Salmonella outbreak traced to North Carolina leads to largest egg recall in nearly a decade

The outbreak has been linked to a facility that produces more than 2 million eggs per day for distribution to nine states.

Update, May 14, 2018: The CDC has reported that 12 more people have been sickened by the salmonella outbreak since its last reporting on April 16, 2018.

Last Friday, an egg farm in North Carolina initiated the largest recall of its kind in nearly a decade: More than 206 million eggs, sold under a variety of brand names, including Coburn Farms, Country Daybreak, Crystal Farms, Food Lion, Glenview, Great Value, Nelms, and Sunshine Farms. The recall also includes eggs sold directly to the Waffle House restaurant chain.

The recall was precipitated by an outbreak of foodborne illness caused by Salmonella Braenderup, a rare strain of bacteria that, as of Monday, is the confirmed culprit in 23 cases. Six people have been hospitalized and no one has died. The eggs were distributed to nine states: Colorado, Florida, New Jersey, New York, North Carolina, Pennsylvania, South Carolina, Virginia, and West Virginia, and the recall extends to product dated from January 11 to April 12. NPR reports that the it covers cartons bearing the plant code “P-1065 and Julian date ranges of 011 through 102. (The three-digit Julian Code refers to consecutive day of the year, meaning the recalled eggs were packed from Jan. 11 through April 12.)” Epidemiologists have traced the outbreak to a Hyde County, North Carolina facility owned by Indiana-based Rose Acre Farms. The facility produces more than 2 million eggs per day.

It’s difficult to know what, exactly, caused this outbreak.
Some of the reported illnesses were linked to grocery stores where Rose Acre Farms does not supply eggs at all,” the company wrote in an emailed statement on Tuesday. “Nevertheless, the company conducted the recall out of an abundance of caution to ensure that we are doing everything possible to preserve the trust we have built with consumers and their families for many decades.”

Dr. Benjamin Chapman, an associate professor who specializes in food safety at North Carolina State University, says the actual number of people sickened in an outbreak is around 38 for every one illness that’s reported and confirmed. “There’s a lot of underreporting,” he says. That means the contaminated eggs have likely sickened hundreds of people more than the 23 we know about.

Chickens typically pick up salmonella from wild birds or mice, and they can carry it without showing any symptoms. “It grows really well at human body temperatures and animal body temperatures,” Chapman says. “It also stays really stable and dormant when dried.” According to Cornell University, this particular strain is known to thrive in cattle, chickens, and turtles.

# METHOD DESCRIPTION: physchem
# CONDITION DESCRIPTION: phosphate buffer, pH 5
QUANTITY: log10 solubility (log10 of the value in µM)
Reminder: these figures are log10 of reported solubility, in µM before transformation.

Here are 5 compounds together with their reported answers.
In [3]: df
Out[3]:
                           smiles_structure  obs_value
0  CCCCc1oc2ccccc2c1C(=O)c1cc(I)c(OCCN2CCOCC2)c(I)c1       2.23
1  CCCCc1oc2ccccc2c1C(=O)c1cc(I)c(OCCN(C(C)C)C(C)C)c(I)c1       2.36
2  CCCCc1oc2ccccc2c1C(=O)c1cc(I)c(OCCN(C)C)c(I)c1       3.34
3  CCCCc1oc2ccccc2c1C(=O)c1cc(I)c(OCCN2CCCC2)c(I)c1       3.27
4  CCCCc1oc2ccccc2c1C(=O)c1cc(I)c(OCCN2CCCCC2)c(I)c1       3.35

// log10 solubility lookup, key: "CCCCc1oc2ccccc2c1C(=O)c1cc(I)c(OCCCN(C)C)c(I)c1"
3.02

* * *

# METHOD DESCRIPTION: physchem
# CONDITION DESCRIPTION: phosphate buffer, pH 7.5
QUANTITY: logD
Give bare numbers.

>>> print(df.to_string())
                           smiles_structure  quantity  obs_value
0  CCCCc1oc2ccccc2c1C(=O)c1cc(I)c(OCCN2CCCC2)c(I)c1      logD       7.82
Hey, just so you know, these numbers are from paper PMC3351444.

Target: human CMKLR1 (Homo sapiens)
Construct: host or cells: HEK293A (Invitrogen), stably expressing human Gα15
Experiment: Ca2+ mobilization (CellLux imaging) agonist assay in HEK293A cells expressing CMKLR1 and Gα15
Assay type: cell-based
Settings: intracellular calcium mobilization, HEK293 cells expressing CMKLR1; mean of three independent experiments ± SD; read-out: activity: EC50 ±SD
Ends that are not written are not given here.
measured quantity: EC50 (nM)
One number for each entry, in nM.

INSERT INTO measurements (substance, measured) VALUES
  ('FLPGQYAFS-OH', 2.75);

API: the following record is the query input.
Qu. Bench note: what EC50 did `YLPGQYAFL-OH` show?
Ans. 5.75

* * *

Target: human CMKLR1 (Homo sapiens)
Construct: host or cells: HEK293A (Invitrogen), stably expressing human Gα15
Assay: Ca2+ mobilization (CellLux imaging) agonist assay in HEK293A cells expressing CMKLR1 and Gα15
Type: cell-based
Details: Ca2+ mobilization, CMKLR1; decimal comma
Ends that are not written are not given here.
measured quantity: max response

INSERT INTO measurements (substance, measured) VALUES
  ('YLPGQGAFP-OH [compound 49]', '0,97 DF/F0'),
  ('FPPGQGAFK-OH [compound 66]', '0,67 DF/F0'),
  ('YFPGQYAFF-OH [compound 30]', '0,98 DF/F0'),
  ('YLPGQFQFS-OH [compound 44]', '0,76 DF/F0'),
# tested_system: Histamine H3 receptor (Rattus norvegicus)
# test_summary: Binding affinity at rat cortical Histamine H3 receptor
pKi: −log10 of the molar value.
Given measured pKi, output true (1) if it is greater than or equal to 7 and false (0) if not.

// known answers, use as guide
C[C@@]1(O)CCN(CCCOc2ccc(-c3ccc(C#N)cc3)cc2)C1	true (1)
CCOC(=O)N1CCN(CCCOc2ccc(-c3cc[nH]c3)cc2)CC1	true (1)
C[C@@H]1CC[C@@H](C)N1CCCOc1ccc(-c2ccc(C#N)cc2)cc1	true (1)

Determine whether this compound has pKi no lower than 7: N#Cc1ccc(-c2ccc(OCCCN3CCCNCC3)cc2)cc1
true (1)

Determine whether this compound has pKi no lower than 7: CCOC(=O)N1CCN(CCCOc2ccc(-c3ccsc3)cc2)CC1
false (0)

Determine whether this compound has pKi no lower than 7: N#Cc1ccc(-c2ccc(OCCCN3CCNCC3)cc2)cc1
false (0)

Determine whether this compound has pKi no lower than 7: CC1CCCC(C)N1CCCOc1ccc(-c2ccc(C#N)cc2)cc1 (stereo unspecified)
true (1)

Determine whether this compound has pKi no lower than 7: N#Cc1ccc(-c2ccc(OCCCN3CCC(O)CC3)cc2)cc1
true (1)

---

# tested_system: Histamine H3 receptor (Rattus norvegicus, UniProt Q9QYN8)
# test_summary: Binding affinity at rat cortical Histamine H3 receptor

“The contaminated eggs have likely sickened hundreds of people more than the 23 we know about.”
Salmonella can contaminate eggs in a couple of different ways, and Chapman says it’s difficult to know what, exactly, caused this outbreak. Chickens can pass the bacteria to one another through contact with fecal matter, and an infected chicken can pass bacteria into her egg before its shell forms. An egg can also pick up salmonella bacteria if it touches fecal matter after it’s been laid.

The last time we saw a Salmonella Braenderup outbreak in the United States was in 2014, when contaminated peanut butter sickened six people, according to the Centers for Disease Control (CDC). The strain’s relative rarity made it easier for epidemiologists to connect the confirmed cases and locate the source at the farm in Hyde County, North Carolina.

The swift identification might mean this outbreak will ultimately sicken fewer people than the last egg-related outbreak of its size, which included a recall of 550 million eggs and resulted in 1,939 confirmed illnesses. “That outbreak was so much drastically larger,” Chapman says. “This one, from a public health standpoint, being able to pinpoint [the farm] slows the duration of exposure. We’re not seeing a tenfold or twentyfold increase compared to 2010. That’s a good thing.”

The Food and Drug Administration (FDA) advises anyone who purchased the recalled eggs to throw them away. The CDC investigation is ongoing.

H. Claire Brown is a senior staff writer for The Counter. Her work has also appeared in The Atlantic, The Guardian, and The Intercept and has won awards from the Society for Advancing Business Editing and Writing, the New York Press Club, the Newswomen's Club of New York, and others. A North Carolina native, she now lives in Brooklyn.